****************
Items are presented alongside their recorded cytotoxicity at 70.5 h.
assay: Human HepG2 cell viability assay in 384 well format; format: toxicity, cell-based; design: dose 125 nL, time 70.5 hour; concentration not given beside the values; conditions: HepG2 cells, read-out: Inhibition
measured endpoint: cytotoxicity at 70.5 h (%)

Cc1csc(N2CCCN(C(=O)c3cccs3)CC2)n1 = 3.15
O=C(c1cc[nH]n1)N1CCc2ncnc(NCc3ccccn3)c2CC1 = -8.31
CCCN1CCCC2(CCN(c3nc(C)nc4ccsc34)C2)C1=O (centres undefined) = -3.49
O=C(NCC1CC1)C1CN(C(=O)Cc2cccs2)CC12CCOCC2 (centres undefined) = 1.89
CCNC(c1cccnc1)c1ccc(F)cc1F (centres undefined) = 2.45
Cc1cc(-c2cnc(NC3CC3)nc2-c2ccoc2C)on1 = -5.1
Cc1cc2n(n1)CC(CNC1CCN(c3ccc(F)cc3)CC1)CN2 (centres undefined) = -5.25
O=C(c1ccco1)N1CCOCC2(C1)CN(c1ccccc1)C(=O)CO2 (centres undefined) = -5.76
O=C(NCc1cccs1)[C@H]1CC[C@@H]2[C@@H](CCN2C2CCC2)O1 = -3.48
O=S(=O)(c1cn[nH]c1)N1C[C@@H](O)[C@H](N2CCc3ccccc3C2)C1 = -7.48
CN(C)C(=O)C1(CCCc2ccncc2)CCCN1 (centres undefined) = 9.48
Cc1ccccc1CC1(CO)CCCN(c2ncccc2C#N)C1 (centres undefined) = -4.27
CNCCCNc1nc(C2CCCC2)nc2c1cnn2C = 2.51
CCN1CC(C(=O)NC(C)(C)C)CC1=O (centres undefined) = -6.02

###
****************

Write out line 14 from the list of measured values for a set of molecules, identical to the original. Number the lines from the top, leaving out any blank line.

CN(C)C(=O)C1(CCCc2ccncc2)CCCN1 (centres undefined) = 9.48